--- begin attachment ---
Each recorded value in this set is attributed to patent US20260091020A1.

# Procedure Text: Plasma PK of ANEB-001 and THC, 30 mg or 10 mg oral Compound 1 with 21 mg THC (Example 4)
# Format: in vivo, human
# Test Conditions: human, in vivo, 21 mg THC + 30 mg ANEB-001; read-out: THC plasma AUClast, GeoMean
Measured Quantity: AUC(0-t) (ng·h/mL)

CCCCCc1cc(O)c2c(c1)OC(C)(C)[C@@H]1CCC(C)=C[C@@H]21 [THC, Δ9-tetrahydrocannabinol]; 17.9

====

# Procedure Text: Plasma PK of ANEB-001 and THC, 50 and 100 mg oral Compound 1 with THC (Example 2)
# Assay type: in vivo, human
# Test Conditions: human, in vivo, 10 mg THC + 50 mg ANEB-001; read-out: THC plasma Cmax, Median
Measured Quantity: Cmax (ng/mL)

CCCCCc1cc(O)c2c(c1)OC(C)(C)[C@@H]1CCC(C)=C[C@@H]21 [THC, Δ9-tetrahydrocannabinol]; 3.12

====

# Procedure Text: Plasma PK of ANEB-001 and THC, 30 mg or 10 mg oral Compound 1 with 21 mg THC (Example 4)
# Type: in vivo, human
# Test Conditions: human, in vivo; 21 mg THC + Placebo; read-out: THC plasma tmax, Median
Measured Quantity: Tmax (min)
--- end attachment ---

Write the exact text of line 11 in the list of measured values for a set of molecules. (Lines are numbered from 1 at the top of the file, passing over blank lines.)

Measured Quantity: Cmax (ng/mL)